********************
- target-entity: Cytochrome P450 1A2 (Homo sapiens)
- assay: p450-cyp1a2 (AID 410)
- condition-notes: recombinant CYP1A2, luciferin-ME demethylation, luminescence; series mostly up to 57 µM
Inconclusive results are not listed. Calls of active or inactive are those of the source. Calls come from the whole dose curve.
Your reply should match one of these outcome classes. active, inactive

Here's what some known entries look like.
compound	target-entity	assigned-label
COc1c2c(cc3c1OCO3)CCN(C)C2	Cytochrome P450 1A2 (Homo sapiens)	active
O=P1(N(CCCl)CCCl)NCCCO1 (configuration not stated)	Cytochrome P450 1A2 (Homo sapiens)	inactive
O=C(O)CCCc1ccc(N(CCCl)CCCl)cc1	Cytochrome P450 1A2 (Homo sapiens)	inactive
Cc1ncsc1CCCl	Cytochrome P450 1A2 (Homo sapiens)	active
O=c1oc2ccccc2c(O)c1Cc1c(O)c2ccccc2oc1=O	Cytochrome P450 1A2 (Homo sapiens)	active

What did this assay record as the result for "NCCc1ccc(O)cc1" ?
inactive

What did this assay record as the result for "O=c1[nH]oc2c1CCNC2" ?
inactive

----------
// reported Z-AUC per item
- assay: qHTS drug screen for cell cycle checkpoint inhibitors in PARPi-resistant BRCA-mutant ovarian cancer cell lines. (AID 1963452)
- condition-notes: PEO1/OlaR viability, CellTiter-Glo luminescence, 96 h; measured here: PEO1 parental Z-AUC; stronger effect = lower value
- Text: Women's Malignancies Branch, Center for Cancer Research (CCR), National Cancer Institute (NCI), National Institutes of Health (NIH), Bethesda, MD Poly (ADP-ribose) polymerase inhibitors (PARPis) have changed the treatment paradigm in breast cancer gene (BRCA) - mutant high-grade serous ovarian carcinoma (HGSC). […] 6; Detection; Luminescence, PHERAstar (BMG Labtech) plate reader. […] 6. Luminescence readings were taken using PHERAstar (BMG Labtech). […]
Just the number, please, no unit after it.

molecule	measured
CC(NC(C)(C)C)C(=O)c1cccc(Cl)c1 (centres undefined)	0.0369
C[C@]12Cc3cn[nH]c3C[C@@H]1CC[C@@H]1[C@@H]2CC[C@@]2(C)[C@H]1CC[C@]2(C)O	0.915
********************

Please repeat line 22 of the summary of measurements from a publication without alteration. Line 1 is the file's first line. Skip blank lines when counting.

Just the number, please, no unit after it.